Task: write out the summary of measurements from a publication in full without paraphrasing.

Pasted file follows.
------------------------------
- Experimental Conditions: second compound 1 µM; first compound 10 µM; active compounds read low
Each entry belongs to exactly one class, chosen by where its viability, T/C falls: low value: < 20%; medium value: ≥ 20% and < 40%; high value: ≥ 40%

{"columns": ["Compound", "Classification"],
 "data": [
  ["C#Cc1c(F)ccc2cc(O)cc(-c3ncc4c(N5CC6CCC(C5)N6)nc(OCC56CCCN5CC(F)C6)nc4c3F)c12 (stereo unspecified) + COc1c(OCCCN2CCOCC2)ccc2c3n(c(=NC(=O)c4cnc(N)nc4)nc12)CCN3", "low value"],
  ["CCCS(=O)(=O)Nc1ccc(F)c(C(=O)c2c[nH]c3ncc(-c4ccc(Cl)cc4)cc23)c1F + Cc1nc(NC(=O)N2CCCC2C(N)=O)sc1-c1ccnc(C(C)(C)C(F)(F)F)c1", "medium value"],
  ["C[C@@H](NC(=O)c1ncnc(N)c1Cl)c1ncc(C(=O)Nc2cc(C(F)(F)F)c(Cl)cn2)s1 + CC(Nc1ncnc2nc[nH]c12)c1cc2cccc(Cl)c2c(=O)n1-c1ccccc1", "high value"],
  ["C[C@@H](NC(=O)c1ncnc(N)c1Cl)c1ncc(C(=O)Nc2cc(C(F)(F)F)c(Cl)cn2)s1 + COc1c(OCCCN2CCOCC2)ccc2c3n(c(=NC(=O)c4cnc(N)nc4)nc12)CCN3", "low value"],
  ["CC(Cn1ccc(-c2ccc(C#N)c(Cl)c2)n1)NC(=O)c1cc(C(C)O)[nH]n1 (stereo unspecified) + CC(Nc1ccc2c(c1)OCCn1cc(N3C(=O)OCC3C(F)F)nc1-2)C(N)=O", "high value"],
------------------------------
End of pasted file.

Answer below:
- Experimental Conditions: second compound 1 µM; first compound 10 µM; active compounds read low
Each entry belongs to exactly one class, chosen by where its viability, T/C falls: low value: < 20%; medium value: ≥ 20% and < 40%; high value: ≥ 40%

{"columns": ["Compound", "Classification"],
 "data": [
  ["C#Cc1c(F)ccc2cc(O)cc(-c3ncc4c(N5CC6CCC(C5)N6)nc(OCC56CCCN5CC(F)C6)nc4c3F)c12 (stereo unspecified) + COc1c(OCCCN2CCOCC2)ccc2c3n(c(=NC(=O)c4cnc(N)nc4)nc12)CCN3", "low value"],
  ["CCCS(=O)(=O)Nc1ccc(F)c(C(=O)c2c[nH]c3ncc(-c4ccc(Cl)cc4)cc23)c1F + Cc1nc(NC(=O)N2CCCC2C(N)=O)sc1-c1ccnc(C(C)(C)C(F)(F)F)c1", "medium value"],
  ["C[C@@H](NC(=O)c1ncnc(N)c1Cl)c1ncc(C(=O)Nc2cc(C(F)(F)F)c(Cl)cn2)s1 + CC(Nc1ncnc2nc[nH]c12)c1cc2cccc(Cl)c2c(=O)n1-c1ccccc1", "high value"],
  ["C[C@@H](NC(=O)c1ncnc(N)c1Cl)c1ncc(C(=O)Nc2cc(C(F)(F)F)c(Cl)cn2)s1 + COc1c(OCCCN2CCOCC2)ccc2c3n(c(=NC(=O)c4cnc(N)nc4)nc12)CCN3", "low value"],
  ["CC(Cn1ccc(-c2ccc(C#N)c(Cl)c2)n1)NC(=O)c1cc(C(C)O)[nH]n1 (stereo unspecified) + CC(Nc1ccc2c(c1)OCCn1cc(N3C(=O)OCC3C(F)F)nc1-2)C(N)=O", "high value"],